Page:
Those in the youth climate movement empower the public to believe their community-level actions make a difference when joined with the collective power of millions of others working across the world, even if they can never see the tangible result of their work on the climate system. This is exactly the mindset we need people to embrace for social distancing policies to be effective—that their decision to stay home matters even if they never know whether they contributed to lives being saved. 

Sorting fact from fiction 

There is an avalanche of misinformation about the pandemic circulating around the world, often with deadly consequences. There is also emerging evidence from the US that those who do not believe in manmade climate change are less likely to engage in social distancing. For decades, climate justice advocates have had to identify and push back against climate misinformation campaigns spearheaded by the fossil fuel industry and its allies. They are adept at identifying misinformation campaigns driven by profit or political gain and can help the public sort fact from fiction around the global pandemic. Climate justice advocates have spent years honing their ability to effectively communicate scientific consensus to skeptical members of the public. We need to continue training young climate leaders to spot misinformation and to engage the public on both climate and COVID-19.

Creating a community of care

COVID-19 has left people around the world feeling lonely and isolated. Many are grieving—for both the pain and loss of the present and the fear of a terrifyingly uncertain future. Youth climate justice organizers have spent years learning how to face visceral ongoing and anticipatory grief by building deep social bonds, often across geographic boundaries. Emerging research shows that strong social bonds could be key in protecting vulnerable populations during crises. Youth climate justice organizers are already adapting their skillsets to build community and care around the pandemic. For example, such organizers were pivotal in creating “COVID-19 Coming Together,” a mutual aid group with thousands of members in Vancouver, British Columbia.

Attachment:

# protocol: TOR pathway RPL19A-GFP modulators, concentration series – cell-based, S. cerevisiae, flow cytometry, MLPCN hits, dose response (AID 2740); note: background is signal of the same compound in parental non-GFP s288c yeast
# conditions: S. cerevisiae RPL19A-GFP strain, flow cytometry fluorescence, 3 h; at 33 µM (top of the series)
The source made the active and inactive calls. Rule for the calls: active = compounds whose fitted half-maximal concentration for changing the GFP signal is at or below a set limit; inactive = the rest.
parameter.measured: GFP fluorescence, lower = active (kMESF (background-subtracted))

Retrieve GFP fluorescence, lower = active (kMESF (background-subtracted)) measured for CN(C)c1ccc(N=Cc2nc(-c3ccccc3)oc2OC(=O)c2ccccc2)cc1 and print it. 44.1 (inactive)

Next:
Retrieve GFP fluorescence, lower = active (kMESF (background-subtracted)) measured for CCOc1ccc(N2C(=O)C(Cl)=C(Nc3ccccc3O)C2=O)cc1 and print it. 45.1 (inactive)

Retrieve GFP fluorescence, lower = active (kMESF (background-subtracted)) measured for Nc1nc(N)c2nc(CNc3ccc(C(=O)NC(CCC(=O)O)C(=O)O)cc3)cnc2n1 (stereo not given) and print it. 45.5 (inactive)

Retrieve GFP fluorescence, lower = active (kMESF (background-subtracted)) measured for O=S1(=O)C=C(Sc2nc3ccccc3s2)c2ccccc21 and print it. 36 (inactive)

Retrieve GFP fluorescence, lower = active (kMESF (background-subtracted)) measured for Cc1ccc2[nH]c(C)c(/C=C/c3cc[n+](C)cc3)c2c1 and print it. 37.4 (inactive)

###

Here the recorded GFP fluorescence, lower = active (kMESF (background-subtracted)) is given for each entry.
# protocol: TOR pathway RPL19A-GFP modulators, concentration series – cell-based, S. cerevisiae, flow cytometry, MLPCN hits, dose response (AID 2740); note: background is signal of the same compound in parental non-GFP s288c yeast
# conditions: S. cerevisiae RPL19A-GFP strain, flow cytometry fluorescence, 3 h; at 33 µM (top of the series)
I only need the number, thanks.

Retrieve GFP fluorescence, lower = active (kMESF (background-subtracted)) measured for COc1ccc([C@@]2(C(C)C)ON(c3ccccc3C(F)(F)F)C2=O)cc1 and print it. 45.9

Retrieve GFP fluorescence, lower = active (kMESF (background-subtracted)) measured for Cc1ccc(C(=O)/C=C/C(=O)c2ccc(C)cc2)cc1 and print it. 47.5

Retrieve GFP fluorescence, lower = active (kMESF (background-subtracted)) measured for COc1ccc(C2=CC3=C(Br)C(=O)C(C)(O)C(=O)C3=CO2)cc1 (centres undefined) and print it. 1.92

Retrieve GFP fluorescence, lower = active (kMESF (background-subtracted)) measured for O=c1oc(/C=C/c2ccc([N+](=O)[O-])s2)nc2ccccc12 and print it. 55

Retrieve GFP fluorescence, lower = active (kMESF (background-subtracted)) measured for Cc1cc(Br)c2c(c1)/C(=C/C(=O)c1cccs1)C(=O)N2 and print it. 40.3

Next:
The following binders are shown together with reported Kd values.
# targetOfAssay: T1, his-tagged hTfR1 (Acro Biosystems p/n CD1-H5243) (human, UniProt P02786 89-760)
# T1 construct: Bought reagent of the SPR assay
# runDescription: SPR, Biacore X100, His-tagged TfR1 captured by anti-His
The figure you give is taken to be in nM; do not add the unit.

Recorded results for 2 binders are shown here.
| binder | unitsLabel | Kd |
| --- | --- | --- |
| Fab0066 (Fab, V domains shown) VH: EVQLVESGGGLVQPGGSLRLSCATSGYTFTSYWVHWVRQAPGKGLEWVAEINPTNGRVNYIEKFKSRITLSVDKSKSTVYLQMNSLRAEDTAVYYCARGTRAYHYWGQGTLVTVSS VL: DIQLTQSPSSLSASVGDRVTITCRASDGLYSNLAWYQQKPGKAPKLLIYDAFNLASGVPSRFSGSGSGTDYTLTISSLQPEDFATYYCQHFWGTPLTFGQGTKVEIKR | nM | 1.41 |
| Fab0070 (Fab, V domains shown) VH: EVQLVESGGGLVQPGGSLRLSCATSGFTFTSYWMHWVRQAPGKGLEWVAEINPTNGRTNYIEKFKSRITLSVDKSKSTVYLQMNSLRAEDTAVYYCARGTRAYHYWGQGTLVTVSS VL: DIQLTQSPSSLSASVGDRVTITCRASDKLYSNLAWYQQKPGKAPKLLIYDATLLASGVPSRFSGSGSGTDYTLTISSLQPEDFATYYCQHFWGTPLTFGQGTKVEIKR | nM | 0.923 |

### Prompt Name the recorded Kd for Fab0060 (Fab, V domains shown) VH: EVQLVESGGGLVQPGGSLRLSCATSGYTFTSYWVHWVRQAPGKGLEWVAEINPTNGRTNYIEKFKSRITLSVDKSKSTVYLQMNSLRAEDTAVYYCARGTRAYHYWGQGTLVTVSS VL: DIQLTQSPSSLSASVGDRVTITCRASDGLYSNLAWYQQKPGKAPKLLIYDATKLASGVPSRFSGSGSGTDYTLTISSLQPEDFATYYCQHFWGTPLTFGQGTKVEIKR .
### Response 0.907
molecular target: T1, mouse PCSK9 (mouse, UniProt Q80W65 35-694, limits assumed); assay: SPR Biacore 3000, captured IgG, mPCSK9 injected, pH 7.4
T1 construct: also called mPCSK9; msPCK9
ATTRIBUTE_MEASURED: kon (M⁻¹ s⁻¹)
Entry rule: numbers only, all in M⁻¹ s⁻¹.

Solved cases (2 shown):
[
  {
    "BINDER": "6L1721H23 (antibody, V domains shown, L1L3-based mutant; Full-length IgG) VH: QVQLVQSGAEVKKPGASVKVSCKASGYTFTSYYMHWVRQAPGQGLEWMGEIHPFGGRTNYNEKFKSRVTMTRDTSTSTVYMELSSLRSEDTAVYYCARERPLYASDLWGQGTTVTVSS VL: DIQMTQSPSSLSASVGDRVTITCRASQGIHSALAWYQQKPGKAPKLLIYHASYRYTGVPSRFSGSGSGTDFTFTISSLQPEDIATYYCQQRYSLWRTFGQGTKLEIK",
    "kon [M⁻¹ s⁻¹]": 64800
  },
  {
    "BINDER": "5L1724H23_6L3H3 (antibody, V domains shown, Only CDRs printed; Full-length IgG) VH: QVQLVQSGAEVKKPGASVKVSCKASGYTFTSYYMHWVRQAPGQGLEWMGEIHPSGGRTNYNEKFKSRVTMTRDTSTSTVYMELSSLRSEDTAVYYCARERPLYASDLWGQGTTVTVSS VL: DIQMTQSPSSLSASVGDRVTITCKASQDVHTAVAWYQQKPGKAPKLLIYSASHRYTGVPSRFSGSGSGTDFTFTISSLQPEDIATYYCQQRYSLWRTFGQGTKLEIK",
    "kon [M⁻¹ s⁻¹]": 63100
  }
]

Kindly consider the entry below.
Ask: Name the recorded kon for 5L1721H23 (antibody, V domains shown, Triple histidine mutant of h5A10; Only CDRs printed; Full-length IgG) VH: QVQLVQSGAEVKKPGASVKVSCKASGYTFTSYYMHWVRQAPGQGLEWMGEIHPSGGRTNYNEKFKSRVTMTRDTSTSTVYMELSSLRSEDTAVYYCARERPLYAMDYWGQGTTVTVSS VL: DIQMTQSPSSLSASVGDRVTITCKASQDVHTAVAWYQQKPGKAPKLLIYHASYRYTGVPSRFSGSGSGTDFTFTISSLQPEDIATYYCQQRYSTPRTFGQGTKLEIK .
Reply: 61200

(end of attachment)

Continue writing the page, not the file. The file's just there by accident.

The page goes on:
So how can we support youth climate justice organizers?

We need to find ways to give high school and university students either money or academic credit for their time as they lead on these issues. We also need to give them a genuine seat at the table in governments and institutions of all levels. The Climate Hub at the University of British Columbia (UBC) is one exciting example of what that support could look like. After enthusiastic campaigning by student organizers, UBC funded the creation of the Climate Hub, a hybrid entity combining significant financial and administrative support from the university with a governance structure that allows student staff and volunteers to shape priorities for the organization and collaborate with stakeholders from across the university and beyond. 

We need to give youth leaders the time, space, money, and support to do their work. Now more than ever, young people will be looking for hope, agency, and joyful community in the face of interconnected crises, and the world will need leaders empowered to guide us to a more collective, informed, resilient, and just future.   

Join Grace, and other panelists, December 9th for a panel discussion Leveraging the Okanagan Charter to Bounce Forward From the Three Major Crises of our Time: COVID-19 Pandemic, Systemic Racism, and the Climate Emergency: A Canadian Post-Secondary Leadership Virtual Dialogue Series

Learn More 

Celebrate the power of friendship and community with the UBC Climate Hub, in this video about how we can all find hope, joy and community in the climate movement.

View Video


Photo Credit: Avery Holliday, David Suzuki Foundation's "Finding Your Climate Community."